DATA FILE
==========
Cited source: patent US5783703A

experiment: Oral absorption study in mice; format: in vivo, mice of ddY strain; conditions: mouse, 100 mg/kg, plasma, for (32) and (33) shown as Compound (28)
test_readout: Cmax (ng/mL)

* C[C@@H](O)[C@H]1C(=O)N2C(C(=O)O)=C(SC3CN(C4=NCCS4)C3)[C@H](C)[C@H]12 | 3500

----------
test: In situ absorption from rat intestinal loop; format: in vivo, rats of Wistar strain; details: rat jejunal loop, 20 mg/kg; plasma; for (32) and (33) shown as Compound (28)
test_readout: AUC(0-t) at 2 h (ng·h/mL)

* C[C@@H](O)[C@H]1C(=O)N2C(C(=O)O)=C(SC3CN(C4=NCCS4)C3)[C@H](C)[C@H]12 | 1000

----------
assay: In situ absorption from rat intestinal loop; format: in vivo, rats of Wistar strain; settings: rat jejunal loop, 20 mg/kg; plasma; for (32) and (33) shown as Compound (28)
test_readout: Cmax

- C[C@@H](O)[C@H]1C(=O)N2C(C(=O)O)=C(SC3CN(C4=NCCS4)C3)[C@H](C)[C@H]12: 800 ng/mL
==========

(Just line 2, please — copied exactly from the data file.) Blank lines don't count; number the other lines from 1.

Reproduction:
experiment: Oral absorption study in mice; format: in vivo, mice of ddY strain; conditions: mouse, 100 mg/kg, plasma, for (32) and (33) shown as Compound (28)